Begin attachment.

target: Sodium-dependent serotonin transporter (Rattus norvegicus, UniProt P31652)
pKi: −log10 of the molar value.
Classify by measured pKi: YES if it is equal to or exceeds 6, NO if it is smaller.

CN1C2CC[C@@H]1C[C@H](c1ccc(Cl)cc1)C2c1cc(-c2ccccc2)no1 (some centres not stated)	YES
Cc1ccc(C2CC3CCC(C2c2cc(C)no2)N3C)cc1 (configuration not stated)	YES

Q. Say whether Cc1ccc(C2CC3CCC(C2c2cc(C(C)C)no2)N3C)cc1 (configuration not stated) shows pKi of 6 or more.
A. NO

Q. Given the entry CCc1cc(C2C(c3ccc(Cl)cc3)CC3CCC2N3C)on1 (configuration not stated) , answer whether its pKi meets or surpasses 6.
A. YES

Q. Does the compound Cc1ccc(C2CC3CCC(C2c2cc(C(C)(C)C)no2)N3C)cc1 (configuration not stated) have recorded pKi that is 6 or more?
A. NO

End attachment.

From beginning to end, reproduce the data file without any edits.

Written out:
target: Sodium-dependent serotonin transporter (Rattus norvegicus, UniProt P31652)
pKi: −log10 of the molar value.
Classify by measured pKi: YES if it is equal to or exceeds 6, NO if it is smaller.

CN1C2CC[C@@H]1C[C@H](c1ccc(Cl)cc1)C2c1cc(-c2ccccc2)no1 (some centres not stated)	YES
Cc1ccc(C2CC3CCC(C2c2cc(C)no2)N3C)cc1 (configuration not stated)	YES

Q. Say whether Cc1ccc(C2CC3CCC(C2c2cc(C(C)C)no2)N3C)cc1 (configuration not stated) shows pKi of 6 or more.
A. NO

Q. Given the entry CCc1cc(C2C(c3ccc(Cl)cc3)CC3CCC2N3C)on1 (configuration not stated) , answer whether its pKi meets or surpasses 6.
A. YES

Q. Does the compound Cc1ccc(C2CC3CCC(C2c2cc(C(C)(C)C)no2)N3C)cc1 (configuration not stated) have recorded pKi that is 6 or more?
A. NO